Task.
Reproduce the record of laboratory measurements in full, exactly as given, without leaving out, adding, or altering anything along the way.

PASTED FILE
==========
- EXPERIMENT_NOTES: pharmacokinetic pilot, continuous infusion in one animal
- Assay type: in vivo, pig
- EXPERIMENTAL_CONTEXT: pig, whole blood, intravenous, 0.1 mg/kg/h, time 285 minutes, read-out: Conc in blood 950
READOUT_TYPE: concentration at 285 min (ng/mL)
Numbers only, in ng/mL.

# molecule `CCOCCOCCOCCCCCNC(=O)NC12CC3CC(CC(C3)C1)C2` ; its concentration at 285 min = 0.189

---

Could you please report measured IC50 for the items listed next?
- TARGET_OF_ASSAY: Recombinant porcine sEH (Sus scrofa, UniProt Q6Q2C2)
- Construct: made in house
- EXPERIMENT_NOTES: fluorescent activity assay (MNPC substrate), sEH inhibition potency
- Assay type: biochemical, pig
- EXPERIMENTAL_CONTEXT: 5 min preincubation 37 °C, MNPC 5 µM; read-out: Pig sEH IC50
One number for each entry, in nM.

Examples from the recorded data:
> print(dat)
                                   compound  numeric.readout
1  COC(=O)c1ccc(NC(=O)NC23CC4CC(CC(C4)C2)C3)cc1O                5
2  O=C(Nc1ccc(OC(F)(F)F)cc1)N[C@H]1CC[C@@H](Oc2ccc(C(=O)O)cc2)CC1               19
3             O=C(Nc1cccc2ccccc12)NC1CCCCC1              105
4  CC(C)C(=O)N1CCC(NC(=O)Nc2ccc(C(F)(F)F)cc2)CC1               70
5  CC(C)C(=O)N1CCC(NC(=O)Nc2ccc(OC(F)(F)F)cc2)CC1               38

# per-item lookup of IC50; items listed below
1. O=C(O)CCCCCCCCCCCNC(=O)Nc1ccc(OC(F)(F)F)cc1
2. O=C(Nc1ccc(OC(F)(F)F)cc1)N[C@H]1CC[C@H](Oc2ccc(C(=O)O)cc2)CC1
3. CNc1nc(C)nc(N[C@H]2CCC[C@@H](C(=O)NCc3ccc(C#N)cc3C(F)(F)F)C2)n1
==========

- EXPERIMENT_NOTES: pharmacokinetic pilot, continuous infusion in one animal
- Assay type: in vivo, pig
- EXPERIMENTAL_CONTEXT: pig, whole blood, intravenous, 0.1 mg/kg/h, time 285 minutes, read-out: Conc in blood 950
READOUT_TYPE: concentration at 285 min (ng/mL)
Numbers only, in ng/mL.

# molecule `CCOCCOCCOCCCCCNC(=O)NC12CC3CC(CC(C3)C1)C2` ; its concentration at 285 min = 0.189

---

Could you please report measured IC50 for the items listed next?
- TARGET_OF_ASSAY: Recombinant porcine sEH (Sus scrofa, UniProt Q6Q2C2)
- Construct: made in house
- EXPERIMENT_NOTES: fluorescent activity assay (MNPC substrate), sEH inhibition potency
- Assay type: biochemical, pig
- EXPERIMENTAL_CONTEXT: 5 min preincubation 37 °C, MNPC 5 µM; read-out: Pig sEH IC50
One number for each entry, in nM.

Examples from the recorded data:
> print(dat)
                                   compound  numeric.readout
1  COC(=O)c1ccc(NC(=O)NC23CC4CC(CC(C4)C2)C3)cc1O                5
2  O=C(Nc1ccc(OC(F)(F)F)cc1)N[C@H]1CC[C@@H](Oc2ccc(C(=O)O)cc2)CC1               19
3             O=C(Nc1cccc2ccccc12)NC1CCCCC1              105
4  CC(C)C(=O)N1CCC(NC(=O)Nc2ccc(C(F)(F)F)cc2)CC1               70
5  CC(C)C(=O)N1CCC(NC(=O)Nc2ccc(OC(F)(F)F)cc2)CC1               38

# per-item lookup of IC50; items listed below
1. O=C(O)CCCCCCCCCCCNC(=O)Nc1ccc(OC(F)(F)F)cc1
2. O=C(Nc1ccc(OC(F)(F)F)cc1)N[C@H]1CC[C@H](Oc2ccc(C(=O)O)cc2)CC1
3. CNc1nc(C)nc(N[C@H]2CCC[C@@H](C(=O)NCc3ccc(C#N)cc3C(F)(F)F)C2)n1